A unique £25 million innovation hothouse has been created in Cambridge by Chinese ICT star Huawei in collaboration with BT and the university.
In a hard-wired five-year collaboration the research nexus will focus on projects relating to photonics, digital and access network infrastructure and media technologies, alongside work aimed at enhancing the societal impact of communications technologies.
The project will bring together experts from the BT Labs, the Huawei R & D team at Cambridge Science Park and academics from the University of Cambridge to explore novel technologies that have the potential to unlock economic benefits for UK businesses and organisations – such as reducing the cost of network infrastructure and boosting operational performance.
Work will also focus on the critical role that new technologies can play in delivering positive impacts for society – for example reducing inequality – particularly for groups excluded from digital transformation. The venture will address using ICT technologies to improve resilience of communities to climate change.
The funding is also geared to support longer-term, ‘blue skies’ research projects being progressed by postgraduate students at the university which are focused on generating benefits for industry and society at large.
All these projects will be assessed by an Academic Advisory Board intended to comprise senior representatives from each of the parties. The university maintains strong links with the hi-tech business cluster of more than 4,700 companies which has sprung up around the Cambridge area.
The new research and collaboration team – expected to be based at the university’s Maxwell Centre – will further harness the combined strengths of industry and the very best in academia to strengthen the area’s position as one of the leading technology hubs in Europe.
The new group is expected to start operation in the first half of 2018 with five to 10 researchers from BT and Huawei working alongside university collaborators.
Prof Stephen Toope, vice-chancellor at the University of Cambridge, said: “The world of telecommunications has advanced rapidly over the last two decades. However, there is still work to be done to improve the technologies we use on a daily basis and to ensure that they are long-lived. By working with BT and Huawei we will be able to demonstrate that the insights delivered through our research have a broad impact.”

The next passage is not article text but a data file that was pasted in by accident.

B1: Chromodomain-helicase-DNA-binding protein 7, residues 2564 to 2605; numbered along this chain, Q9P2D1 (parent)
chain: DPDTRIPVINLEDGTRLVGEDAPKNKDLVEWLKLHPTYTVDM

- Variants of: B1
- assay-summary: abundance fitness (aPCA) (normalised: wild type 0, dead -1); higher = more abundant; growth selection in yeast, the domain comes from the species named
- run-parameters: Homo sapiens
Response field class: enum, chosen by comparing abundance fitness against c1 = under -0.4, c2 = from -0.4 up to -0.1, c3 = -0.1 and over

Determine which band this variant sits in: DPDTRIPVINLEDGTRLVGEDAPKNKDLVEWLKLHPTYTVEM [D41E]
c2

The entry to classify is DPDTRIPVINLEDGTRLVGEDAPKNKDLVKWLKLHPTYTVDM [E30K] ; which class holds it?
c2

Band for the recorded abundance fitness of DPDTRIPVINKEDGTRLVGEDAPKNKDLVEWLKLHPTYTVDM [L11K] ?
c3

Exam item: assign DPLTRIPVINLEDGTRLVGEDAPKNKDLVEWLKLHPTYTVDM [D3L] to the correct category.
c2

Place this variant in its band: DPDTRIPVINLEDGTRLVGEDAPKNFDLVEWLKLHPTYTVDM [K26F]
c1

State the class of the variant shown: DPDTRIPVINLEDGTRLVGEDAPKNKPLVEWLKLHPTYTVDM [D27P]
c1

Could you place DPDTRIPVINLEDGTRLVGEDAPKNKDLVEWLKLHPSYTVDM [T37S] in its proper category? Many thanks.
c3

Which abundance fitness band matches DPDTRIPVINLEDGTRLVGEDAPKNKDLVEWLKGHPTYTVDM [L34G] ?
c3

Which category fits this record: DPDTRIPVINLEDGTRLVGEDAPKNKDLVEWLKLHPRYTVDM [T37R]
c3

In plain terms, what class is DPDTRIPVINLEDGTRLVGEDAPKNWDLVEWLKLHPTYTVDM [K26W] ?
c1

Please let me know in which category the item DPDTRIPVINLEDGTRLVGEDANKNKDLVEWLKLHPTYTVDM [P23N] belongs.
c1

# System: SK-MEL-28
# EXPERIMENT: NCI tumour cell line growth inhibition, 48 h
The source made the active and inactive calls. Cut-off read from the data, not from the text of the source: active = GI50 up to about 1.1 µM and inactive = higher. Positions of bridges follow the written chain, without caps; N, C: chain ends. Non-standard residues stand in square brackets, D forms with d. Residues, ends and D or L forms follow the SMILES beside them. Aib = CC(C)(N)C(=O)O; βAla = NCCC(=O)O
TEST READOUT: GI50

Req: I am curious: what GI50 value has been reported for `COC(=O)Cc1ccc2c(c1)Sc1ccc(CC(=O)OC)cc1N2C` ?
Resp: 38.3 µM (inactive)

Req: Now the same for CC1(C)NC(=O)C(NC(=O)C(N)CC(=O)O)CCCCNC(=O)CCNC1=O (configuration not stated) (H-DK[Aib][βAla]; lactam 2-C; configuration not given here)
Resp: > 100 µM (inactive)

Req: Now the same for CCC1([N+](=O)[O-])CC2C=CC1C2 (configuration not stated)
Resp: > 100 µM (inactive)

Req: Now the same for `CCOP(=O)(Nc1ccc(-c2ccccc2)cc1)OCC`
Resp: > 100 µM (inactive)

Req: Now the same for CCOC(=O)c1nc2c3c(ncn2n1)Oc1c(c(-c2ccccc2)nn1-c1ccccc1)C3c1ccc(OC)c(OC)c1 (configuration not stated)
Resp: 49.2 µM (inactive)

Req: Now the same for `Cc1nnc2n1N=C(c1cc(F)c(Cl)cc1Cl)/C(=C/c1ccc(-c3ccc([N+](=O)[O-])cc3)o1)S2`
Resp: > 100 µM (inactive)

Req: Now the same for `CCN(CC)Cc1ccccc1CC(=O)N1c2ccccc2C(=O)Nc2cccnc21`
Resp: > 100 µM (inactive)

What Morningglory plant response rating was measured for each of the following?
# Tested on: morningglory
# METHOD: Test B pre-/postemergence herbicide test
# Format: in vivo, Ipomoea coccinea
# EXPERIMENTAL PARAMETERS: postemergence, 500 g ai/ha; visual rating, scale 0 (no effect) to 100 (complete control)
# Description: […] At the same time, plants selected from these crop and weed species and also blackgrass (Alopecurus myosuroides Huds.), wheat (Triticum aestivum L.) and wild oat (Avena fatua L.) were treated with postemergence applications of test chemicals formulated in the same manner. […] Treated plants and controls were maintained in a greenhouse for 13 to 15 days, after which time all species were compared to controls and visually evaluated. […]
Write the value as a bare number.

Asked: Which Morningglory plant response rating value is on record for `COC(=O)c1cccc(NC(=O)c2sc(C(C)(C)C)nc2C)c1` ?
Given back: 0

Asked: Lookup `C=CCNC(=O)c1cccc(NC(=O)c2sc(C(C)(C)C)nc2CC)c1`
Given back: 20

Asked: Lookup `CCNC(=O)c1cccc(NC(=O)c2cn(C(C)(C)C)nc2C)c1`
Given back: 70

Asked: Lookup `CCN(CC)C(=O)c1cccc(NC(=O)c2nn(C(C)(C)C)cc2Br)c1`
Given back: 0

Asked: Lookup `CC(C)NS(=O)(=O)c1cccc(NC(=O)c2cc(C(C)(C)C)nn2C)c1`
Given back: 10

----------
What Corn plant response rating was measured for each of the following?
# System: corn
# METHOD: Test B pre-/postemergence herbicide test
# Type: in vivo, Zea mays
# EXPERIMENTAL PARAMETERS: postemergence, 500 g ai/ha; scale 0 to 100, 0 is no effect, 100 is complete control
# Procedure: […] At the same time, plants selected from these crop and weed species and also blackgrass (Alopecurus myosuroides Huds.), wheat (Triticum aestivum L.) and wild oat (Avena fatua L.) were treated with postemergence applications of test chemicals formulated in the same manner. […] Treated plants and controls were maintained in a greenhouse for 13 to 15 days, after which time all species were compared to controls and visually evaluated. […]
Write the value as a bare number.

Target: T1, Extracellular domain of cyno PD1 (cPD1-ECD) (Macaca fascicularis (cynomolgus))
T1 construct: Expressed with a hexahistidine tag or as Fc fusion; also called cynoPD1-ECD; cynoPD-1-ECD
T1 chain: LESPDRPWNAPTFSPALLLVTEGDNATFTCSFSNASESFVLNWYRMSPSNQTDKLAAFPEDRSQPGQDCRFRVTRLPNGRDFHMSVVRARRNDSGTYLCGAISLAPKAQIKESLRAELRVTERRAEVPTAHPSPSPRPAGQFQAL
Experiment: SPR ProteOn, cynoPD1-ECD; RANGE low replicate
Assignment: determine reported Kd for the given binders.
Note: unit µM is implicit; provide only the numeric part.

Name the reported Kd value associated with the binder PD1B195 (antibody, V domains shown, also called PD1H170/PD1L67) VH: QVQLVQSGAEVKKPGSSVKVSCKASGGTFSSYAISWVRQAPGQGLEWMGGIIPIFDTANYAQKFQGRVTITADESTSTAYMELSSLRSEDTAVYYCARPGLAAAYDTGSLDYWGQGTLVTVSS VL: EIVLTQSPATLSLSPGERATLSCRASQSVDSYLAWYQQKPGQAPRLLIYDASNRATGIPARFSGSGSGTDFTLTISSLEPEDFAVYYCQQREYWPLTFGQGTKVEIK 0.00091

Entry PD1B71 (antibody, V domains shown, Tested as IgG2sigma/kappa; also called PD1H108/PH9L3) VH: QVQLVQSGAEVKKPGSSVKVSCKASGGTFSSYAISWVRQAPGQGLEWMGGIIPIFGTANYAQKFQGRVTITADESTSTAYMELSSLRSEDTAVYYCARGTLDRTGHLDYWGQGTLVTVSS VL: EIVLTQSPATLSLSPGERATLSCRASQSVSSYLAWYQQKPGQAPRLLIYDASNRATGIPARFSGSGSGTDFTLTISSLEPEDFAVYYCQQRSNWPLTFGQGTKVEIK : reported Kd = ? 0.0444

BT group chief executive Gavin Patterson said the company currently invested around £500 million every year in R & D and over the last decade had been the third biggest contributor to UK R & D.
He said: “BT’s fixed and mobile infrastructure is the engine of the UK economy so it is essential that we continue to innovate in this space to enhance the UK’s competitiveness on the world stage towards and through Brexit.
“We believe the best way of ensuring this country remains at the forefront of innovation is by combining the expertise and commercial focus of industry with the fantastic intellectual capital found at our world-leading universities.
“Working together with Huawei and the University of Cambridge, we will discover the next generation of technologies which promise to deliver huge economic, social and cultural benefits for UK citizens.”
Ken Hu, deputy chairman and rotating CEO for Huawei, added:“Technology is changing the world faster than we have ever seen. It will bring many benefits to mankind and affect nearly every aspect of our lives.
“Huawei will continue to invest and form partnerships to build out future infrastructure. We have over 80,000 people in research and development globally, working with customers, universities and industry bodies.
“No single organisation has all the answers. Partnership is the only way forward in a complex digital age. We look forward to working with BT and the University of Cambridge. Together, we will explore future technologies and help ensure a positive social impact.”
BT and Huawei have a long history of working with Cambridge on research projects. Researchers at the BT Labs in Adastral Park at Martlesham near Ipswich recently collaborated with the university’s Cavendish Lab on a project to assess the potential theoretical speeds that can be delivered over the UK’s access network infrastructure. Huawei and the university have been working together for seven years on range of successful research projects including media, communications and other technologies.
• Pictured above (left to right): BT CEO, Gavin Patterson, University of Cambridge Vice-Chancellor, Prof Stephen Toope and Huawei CEO, Ken Hu
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